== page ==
Tile map collision and some other basic questions


(Jeremy Wood) #1

Hi

I’m thinking about trying to make a color library for the arduboy if I can get some support but I have some questions.

Has any one come up with a tilemap engine? I have one but I can’t seem to get it to work with the color arguments added. Is there an example I can look at.

What about collision detection? I’m not seeing any code in the library. Can I get a link


(Trevor Ancona) #2

Well, the arduboy doesn’t have color besides black, white and inverted, so I’m not sure there. But collision detection has to be done manually. Like in my code I’m testing whether the bullet’s x and y coordinates are within the target’s x and y coordinates.


#3

Please check Sprites engine. :smiley:


(Cody) #4

I reckon the first person who makes colour will be a hero


(Jeremy Wood) #5

By support i mean is it easy to get help here?

I would like to update the library as a whole, ive got stuff like a collision and tilemap that would need to be reworked but will improve the overall game building and playing experience and not just the color library.

The only problem is that i need experienced support group to get this done. I just started coding this year so i may ask alot of questions.


(Holmes) #6

There are a few really dedicated members here. They have always helped me, so I am sure they’d be willing to help answer any questions you being up.


(Scott) #7

Have you looked at the Arglib library that is included in the Team A.R.G. games? It’s based on an early version of the Arduboy library and incorporates code from the ArduboyExtra project and also a compressed bitmap draw function. ArduboyExtra has sprite handling, extra button handling functions, and some collision detection functions.

Very shortly, I plan to release an updated version of my Arduboy2 library that includes the additional Arglib functionality.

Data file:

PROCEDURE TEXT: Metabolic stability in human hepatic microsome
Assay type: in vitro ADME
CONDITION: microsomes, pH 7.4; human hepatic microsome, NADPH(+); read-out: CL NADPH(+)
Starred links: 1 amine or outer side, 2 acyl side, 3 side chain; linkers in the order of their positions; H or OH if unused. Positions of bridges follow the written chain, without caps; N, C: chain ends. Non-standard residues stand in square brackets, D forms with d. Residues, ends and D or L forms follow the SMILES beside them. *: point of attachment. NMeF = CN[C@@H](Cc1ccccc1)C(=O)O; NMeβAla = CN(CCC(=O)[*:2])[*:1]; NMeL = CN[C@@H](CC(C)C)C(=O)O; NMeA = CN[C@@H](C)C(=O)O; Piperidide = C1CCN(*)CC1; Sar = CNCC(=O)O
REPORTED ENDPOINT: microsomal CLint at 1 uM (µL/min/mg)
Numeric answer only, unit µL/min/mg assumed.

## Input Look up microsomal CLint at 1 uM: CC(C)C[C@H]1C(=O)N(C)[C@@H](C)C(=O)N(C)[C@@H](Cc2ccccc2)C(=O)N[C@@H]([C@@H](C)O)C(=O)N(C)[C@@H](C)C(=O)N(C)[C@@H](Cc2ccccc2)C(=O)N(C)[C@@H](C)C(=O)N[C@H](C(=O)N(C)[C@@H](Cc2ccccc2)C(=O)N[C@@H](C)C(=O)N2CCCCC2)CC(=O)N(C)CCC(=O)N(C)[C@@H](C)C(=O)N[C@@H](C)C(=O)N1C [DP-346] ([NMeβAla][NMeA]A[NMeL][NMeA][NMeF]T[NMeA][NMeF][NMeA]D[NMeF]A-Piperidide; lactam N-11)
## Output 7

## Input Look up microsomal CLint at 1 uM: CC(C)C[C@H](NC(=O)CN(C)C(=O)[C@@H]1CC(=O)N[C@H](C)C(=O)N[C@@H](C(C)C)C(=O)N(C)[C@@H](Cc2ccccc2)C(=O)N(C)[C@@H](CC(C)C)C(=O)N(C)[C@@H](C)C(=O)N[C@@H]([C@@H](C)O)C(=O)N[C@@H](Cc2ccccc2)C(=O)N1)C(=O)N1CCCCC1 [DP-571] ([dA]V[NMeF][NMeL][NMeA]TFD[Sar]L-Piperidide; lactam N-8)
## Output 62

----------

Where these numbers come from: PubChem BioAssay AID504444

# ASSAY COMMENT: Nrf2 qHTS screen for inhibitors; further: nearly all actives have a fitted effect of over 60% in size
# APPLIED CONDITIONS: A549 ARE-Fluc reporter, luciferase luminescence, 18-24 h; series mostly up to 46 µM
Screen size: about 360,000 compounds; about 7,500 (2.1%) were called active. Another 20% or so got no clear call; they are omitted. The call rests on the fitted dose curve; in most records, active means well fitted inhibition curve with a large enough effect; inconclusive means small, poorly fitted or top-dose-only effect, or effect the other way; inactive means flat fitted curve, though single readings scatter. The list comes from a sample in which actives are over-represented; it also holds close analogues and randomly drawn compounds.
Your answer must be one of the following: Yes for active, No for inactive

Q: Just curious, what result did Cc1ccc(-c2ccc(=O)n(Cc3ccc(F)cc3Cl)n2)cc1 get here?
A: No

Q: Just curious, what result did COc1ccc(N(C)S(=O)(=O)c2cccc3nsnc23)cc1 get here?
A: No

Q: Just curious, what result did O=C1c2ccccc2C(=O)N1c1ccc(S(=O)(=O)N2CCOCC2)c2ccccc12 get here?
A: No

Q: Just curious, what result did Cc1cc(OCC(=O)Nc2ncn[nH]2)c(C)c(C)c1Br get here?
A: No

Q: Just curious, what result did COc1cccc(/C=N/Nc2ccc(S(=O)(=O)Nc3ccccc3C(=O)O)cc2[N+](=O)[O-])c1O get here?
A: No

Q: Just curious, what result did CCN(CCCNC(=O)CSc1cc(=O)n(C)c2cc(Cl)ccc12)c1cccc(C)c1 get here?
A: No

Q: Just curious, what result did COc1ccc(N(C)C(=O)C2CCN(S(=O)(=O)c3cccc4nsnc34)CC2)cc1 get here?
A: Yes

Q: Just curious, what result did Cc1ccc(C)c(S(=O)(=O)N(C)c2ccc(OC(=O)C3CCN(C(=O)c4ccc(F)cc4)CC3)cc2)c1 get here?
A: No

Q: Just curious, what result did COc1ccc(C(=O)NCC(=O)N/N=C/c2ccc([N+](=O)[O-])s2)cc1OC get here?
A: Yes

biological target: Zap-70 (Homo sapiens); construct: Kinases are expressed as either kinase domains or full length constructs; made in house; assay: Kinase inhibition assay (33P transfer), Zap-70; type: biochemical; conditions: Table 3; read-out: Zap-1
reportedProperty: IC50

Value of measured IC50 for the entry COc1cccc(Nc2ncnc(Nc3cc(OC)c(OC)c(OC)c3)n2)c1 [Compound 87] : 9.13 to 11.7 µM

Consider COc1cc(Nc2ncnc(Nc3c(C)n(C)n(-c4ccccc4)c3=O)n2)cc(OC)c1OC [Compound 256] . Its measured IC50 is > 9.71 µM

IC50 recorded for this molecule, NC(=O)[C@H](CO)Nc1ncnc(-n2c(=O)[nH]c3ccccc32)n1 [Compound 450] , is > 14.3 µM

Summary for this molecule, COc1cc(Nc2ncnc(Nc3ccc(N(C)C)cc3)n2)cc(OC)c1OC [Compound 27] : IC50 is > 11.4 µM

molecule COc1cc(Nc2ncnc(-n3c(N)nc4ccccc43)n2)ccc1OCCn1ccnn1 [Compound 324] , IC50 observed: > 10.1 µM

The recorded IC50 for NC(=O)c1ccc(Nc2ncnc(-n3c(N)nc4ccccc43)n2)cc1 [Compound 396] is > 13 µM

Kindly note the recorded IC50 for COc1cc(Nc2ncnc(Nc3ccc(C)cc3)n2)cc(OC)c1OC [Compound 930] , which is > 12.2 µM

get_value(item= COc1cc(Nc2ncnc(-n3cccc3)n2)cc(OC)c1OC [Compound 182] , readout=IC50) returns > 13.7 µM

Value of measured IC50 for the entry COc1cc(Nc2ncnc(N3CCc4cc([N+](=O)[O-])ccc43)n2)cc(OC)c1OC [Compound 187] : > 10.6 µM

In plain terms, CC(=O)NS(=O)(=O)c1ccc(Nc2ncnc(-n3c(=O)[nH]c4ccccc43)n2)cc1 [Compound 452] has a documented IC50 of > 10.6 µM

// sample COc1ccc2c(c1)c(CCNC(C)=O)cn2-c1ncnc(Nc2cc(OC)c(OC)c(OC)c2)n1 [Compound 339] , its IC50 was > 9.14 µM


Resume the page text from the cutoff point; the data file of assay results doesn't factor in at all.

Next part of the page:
(Gavin Atkin) #8

The problem with tile maps is that they really need to be implemented differently for different types of games. There isn’t enough storage to have a one-size-fits-all approach. For a platformer tilemap system check out the technical page for Mystic Balloon http://team-arg.org/mybl-technical.html
I’m working on a completely different way of handling tiles for another TEAM arg game. If flash space was not an issue you could just use a byte per tile for every game and all would be right and easy, but it’s not going to get you very far on this device.
For a top down tilemap system you can also check out Virus LQP-79 from TEAM arg http://team-arg.org/vlqp-technical.html


(Holmes) #9

For the games that I’ve made, I have an array of bytes where each byte is a different image.

For instance, a my could look like this:

const unsigned char levelmap[][112] PROGMEM = {
	{ // Level 1
		1,  5,  5,  5,  5,  5,  5,  5,  5,  5,  5,  5,  5,  2,
		6, 50, 50, 50, 50, 50, 50, 50, 50, 50, 50, 50, 50,  6,
		6, 50, 50, 50, 50, 37, 50, 37, 50, 12, 50, 50, 50,  6,
		6, 50, 51, 50, 50, 50, 50, 50, 50, 50, 50, 50, 50,  6,
		6, 50, 50, 50, 50, 50, 50, 50, 50, 50, 50, 50, 50,  6,
		6, 50, 50, 50, 50, 37, 50, 37, 50, 12, 50, 38, 50,  6,
		6, 50, 50, 50, 50, 50, 50, 50, 50, 50, 50, 50, 50,  6,
		3,  5,  5,  5,  5,  5,  5,  5,  5,  5,  5,  5,  5,  4
	},
        //...
}